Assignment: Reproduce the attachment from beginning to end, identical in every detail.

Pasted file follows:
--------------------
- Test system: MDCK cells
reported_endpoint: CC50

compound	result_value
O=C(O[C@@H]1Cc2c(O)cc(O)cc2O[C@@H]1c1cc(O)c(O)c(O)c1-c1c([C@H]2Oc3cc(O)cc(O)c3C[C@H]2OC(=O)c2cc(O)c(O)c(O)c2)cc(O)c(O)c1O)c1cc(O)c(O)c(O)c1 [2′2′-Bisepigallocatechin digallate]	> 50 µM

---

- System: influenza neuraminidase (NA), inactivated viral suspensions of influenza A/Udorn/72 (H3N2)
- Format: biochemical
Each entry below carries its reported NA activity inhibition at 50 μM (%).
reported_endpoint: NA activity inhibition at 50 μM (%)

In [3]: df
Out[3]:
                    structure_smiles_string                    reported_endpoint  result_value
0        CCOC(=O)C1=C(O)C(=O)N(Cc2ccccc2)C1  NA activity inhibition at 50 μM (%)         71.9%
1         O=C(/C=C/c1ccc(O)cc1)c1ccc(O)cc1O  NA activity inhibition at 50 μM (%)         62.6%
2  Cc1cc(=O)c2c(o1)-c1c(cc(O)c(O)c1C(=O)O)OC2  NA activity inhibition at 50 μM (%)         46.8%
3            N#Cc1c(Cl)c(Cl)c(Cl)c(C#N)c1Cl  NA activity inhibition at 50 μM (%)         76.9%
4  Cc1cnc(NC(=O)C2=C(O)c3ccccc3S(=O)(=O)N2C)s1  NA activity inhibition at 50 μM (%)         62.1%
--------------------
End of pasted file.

- Test system: MDCK cells
reported_endpoint: CC50

compound	result_value
O=C(O[C@@H]1Cc2c(O)cc(O)cc2O[C@@H]1c1cc(O)c(O)c(O)c1-c1c([C@H]2Oc3cc(O)cc(O)c3C[C@H]2OC(=O)c2cc(O)c(O)c(O)c2)cc(O)c(O)c1O)c1cc(O)c(O)c(O)c1 [2′2′-Bisepigallocatechin digallate]	> 50 µM

---

- System: influenza neuraminidase (NA), inactivated viral suspensions of influenza A/Udorn/72 (H3N2)
- Format: biochemical
Each entry below carries its reported NA activity inhibition at 50 μM (%).
reported_endpoint: NA activity inhibition at 50 μM (%)

In [3]: df
Out[3]:
                    structure_smiles_string                    reported_endpoint  result_value
0        CCOC(=O)C1=C(O)C(=O)N(Cc2ccccc2)C1  NA activity inhibition at 50 μM (%)         71.9%
1         O=C(/C=C/c1ccc(O)cc1)c1ccc(O)cc1O  NA activity inhibition at 50 μM (%)         62.6%
2  Cc1cc(=O)c2c(o1)-c1c(cc(O)c(O)c1C(=O)O)OC2  NA activity inhibition at 50 μM (%)         46.8%
3            N#Cc1c(Cl)c(Cl)c(Cl)c(C#N)c1Cl  NA activity inhibition at 50 μM (%)         76.9%
4  Cc1cnc(NC(=O)C2=C(O)c3ccccc3S(=O)(=O)N2C)s1  NA activity inhibition at 50 μM (%)         62.1%